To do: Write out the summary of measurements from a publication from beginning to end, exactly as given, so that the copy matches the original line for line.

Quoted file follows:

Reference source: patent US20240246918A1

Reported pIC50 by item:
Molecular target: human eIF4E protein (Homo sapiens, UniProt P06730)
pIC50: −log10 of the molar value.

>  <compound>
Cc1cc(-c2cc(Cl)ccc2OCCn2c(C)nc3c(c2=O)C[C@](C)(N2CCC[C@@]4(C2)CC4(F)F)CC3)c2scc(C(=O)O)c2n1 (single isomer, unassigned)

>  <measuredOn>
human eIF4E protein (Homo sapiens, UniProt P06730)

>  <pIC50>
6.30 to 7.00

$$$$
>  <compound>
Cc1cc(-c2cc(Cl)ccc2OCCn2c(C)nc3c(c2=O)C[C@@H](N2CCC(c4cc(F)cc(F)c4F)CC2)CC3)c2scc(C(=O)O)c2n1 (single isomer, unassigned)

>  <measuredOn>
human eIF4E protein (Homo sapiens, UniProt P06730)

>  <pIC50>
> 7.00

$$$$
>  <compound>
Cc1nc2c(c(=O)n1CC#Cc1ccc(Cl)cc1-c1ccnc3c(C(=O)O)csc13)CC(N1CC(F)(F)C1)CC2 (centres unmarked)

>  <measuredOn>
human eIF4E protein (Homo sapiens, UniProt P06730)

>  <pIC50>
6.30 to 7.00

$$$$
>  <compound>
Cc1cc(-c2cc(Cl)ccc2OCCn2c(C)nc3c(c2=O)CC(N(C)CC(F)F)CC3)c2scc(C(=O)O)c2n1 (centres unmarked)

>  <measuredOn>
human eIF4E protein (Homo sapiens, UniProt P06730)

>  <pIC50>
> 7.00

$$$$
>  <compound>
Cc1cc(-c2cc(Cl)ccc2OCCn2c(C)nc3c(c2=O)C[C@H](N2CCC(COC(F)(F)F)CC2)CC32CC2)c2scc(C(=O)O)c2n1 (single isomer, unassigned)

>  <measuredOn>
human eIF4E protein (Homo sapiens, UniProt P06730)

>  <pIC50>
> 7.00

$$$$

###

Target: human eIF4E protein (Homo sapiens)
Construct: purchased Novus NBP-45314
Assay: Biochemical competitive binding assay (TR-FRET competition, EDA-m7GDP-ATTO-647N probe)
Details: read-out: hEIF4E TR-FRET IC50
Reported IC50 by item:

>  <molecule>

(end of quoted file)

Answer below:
Reference source: patent US20240246918A1

Reported pIC50 by item:
Molecular target: human eIF4E protein (Homo sapiens, UniProt P06730)
pIC50: −log10 of the molar value.

>  <compound>
Cc1cc(-c2cc(Cl)ccc2OCCn2c(C)nc3c(c2=O)C[C@](C)(N2CCC[C@@]4(C2)CC4(F)F)CC3)c2scc(C(=O)O)c2n1 (single isomer, unassigned)

>  <measuredOn>
human eIF4E protein (Homo sapiens, UniProt P06730)

>  <pIC50>
6.30 to 7.00

$$$$
>  <compound>
Cc1cc(-c2cc(Cl)ccc2OCCn2c(C)nc3c(c2=O)C[C@@H](N2CCC(c4cc(F)cc(F)c4F)CC2)CC3)c2scc(C(=O)O)c2n1 (single isomer, unassigned)

>  <measuredOn>
human eIF4E protein (Homo sapiens, UniProt P06730)

>  <pIC50>
> 7.00

$$$$
>  <compound>
Cc1nc2c(c(=O)n1CC#Cc1ccc(Cl)cc1-c1ccnc3c(C(=O)O)csc13)CC(N1CC(F)(F)C1)CC2 (centres unmarked)

>  <measuredOn>
human eIF4E protein (Homo sapiens, UniProt P06730)

>  <pIC50>
6.30 to 7.00

$$$$
>  <compound>
Cc1cc(-c2cc(Cl)ccc2OCCn2c(C)nc3c(c2=O)CC(N(C)CC(F)F)CC3)c2scc(C(=O)O)c2n1 (centres unmarked)

>  <measuredOn>
human eIF4E protein (Homo sapiens, UniProt P06730)

>  <pIC50>
> 7.00

$$$$
>  <compound>
Cc1cc(-c2cc(Cl)ccc2OCCn2c(C)nc3c(c2=O)C[C@H](N2CCC(COC(F)(F)F)CC2)CC32CC2)c2scc(C(=O)O)c2n1 (single isomer, unassigned)

>  <measuredOn>
human eIF4E protein (Homo sapiens, UniProt P06730)

>  <pIC50>
> 7.00

$$$$

###

Target: human eIF4E protein (Homo sapiens)
Construct: purchased Novus NBP-45314
Assay: Biochemical competitive binding assay (TR-FRET competition, EDA-m7GDP-ATTO-647N probe)
Details: read-out: hEIF4E TR-FRET IC50
Reported IC50 by item:

>  <molecule>